The notion of particle size applies to
However, a typical material object is likely to be irregular in shape and non-spherical. The above quantitative definition of particle size cannot be applied to non-spherical particles. There are several ways of extending the above quantitative definition, so that a definition is obtained that also applies to non-spherical particles. Existing definitions are based on replacing a given particle with an imaginary sphere that has one of the properties identical with the particle.
Another complexity in defining particle size appears for particles with sizes below a micrometre. When particle becomes that small, thickness of interface layer becomes comparable with the particle size. As a result, position of the particle surface becomes uncertain. There is convention for placing this imaginary surface at certain position suggested by Gibbs and presented in many books on Interface and Colloid Science, , ,,, .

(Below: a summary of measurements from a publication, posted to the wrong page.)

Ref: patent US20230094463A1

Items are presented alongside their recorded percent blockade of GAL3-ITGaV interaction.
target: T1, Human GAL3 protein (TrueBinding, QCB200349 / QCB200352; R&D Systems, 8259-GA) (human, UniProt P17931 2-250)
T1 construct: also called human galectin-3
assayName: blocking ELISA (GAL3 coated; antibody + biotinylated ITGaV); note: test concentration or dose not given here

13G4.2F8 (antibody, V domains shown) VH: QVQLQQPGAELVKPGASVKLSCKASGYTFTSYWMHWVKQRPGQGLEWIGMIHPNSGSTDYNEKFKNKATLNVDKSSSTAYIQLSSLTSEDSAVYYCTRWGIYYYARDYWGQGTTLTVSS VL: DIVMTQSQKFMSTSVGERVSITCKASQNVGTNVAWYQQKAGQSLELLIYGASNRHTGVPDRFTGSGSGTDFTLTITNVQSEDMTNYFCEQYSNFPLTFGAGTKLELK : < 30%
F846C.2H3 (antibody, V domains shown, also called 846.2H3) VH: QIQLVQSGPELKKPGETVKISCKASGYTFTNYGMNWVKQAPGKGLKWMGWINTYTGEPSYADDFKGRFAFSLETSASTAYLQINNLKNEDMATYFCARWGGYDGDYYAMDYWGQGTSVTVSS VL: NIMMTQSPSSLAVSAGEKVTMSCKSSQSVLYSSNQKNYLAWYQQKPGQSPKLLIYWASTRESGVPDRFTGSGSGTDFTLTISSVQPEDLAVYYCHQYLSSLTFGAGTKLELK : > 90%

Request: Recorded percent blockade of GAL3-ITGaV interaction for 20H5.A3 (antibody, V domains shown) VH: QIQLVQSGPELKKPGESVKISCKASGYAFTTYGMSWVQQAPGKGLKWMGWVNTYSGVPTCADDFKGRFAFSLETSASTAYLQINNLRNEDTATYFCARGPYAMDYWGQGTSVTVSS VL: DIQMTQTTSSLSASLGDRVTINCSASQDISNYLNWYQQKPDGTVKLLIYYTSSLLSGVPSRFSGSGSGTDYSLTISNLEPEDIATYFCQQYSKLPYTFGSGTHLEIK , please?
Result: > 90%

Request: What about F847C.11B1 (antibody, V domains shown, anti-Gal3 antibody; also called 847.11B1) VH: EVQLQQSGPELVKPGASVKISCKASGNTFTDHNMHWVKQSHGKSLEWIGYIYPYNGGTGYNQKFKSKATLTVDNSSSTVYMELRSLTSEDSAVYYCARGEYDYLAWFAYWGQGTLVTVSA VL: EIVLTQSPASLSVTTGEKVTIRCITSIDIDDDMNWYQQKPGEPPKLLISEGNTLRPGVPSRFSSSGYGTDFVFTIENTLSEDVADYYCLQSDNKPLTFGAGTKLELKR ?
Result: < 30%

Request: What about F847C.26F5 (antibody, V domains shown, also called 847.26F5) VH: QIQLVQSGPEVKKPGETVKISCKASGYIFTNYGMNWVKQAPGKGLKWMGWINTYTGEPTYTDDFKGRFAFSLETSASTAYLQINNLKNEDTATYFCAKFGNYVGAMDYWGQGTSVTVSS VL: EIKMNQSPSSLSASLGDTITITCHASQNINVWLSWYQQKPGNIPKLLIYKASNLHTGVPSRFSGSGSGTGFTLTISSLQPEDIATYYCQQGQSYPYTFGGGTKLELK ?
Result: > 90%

Definition of the particle size for an ensemble (collection) of particles presents another problem. Real systems are practically always polydisperse, whch means that the particles in an ensemble have different sizes. The notion of particle size distribution reflects this polydispersity. There is often a need of a certain average particle size for the ensemble of particles. There are several different ways of defining such a particle size.
There are several methods for measuring particle size. Some of them are based on light, other on ultrasound, or electric field, or gravity, or centrifugation. They are briefly described in the section particle size distribution.